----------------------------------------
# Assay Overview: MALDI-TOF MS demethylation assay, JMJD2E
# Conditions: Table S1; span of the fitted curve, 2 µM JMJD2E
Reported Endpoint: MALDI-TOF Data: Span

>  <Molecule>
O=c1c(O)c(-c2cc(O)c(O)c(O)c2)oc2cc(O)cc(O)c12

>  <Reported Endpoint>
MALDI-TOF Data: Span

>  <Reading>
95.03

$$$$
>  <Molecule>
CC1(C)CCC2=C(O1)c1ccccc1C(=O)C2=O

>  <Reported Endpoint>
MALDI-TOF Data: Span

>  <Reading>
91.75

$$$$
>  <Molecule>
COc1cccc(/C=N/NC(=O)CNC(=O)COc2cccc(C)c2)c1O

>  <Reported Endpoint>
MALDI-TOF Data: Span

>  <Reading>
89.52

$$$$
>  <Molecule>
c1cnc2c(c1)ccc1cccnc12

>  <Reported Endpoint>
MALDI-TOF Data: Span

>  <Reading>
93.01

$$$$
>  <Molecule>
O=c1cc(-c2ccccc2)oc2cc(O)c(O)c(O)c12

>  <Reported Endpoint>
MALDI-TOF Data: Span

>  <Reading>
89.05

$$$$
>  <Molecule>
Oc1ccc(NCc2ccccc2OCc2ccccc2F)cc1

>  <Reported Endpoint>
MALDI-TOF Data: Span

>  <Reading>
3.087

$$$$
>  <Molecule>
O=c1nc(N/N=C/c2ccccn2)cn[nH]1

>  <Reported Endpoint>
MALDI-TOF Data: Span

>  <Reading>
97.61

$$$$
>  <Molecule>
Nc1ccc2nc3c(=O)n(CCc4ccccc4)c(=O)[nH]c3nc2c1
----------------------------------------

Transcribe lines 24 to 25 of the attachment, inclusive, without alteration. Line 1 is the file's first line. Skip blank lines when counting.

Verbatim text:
$$$$
>  <Molecule>